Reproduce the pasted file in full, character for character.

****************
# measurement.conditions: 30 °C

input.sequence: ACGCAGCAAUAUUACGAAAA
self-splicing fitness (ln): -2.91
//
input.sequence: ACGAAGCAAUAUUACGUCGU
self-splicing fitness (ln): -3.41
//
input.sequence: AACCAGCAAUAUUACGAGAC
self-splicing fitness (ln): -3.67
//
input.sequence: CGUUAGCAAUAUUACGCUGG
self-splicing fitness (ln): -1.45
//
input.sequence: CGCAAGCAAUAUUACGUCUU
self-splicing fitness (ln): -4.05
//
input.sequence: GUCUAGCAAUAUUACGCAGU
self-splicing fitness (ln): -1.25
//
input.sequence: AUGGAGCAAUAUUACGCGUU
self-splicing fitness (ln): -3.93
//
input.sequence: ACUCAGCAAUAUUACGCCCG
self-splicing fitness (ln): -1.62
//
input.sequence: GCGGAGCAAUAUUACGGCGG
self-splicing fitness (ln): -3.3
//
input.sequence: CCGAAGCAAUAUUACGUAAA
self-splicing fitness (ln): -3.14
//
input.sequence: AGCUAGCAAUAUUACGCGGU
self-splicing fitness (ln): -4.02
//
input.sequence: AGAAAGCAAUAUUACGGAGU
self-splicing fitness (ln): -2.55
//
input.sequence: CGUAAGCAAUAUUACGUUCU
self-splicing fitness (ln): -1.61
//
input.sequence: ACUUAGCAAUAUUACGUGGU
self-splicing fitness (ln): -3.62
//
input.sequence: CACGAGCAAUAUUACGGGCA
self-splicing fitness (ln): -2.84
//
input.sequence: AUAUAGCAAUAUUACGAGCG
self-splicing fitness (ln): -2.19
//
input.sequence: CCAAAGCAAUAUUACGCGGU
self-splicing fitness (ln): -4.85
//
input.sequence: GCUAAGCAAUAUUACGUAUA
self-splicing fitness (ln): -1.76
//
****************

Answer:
# measurement.conditions: 30 °C

input.sequence: ACGCAGCAAUAUUACGAAAA
self-splicing fitness (ln): -2.91
//
input.sequence: ACGAAGCAAUAUUACGUCGU
self-splicing fitness (ln): -3.41
//
input.sequence: AACCAGCAAUAUUACGAGAC
self-splicing fitness (ln): -3.67
//
input.sequence: CGUUAGCAAUAUUACGCUGG
self-splicing fitness (ln): -1.45
//
input.sequence: CGCAAGCAAUAUUACGUCUU
self-splicing fitness (ln): -4.05
//
input.sequence: GUCUAGCAAUAUUACGCAGU
self-splicing fitness (ln): -1.25
//
input.sequence: AUGGAGCAAUAUUACGCGUU
self-splicing fitness (ln): -3.93
//
input.sequence: ACUCAGCAAUAUUACGCCCG
self-splicing fitness (ln): -1.62
//
input.sequence: GCGGAGCAAUAUUACGGCGG
self-splicing fitness (ln): -3.3
//
input.sequence: CCGAAGCAAUAUUACGUAAA
self-splicing fitness (ln): -3.14
//
input.sequence: AGCUAGCAAUAUUACGCGGU
self-splicing fitness (ln): -4.02
//
input.sequence: AGAAAGCAAUAUUACGGAGU
self-splicing fitness (ln): -2.55
//
input.sequence: CGUAAGCAAUAUUACGUUCU
self-splicing fitness (ln): -1.61
//
input.sequence: ACUUAGCAAUAUUACGUGGU
self-splicing fitness (ln): -3.62
//
input.sequence: CACGAGCAAUAUUACGGGCA
self-splicing fitness (ln): -2.84
//
input.sequence: AUAUAGCAAUAUUACGAGCG
self-splicing fitness (ln): -2.19
//
input.sequence: CCAAAGCAAUAUUACGCGGU
self-splicing fitness (ln): -4.85
//
input.sequence: GCUAAGCAAUAUUACGUAUA
self-splicing fitness (ln): -1.76
//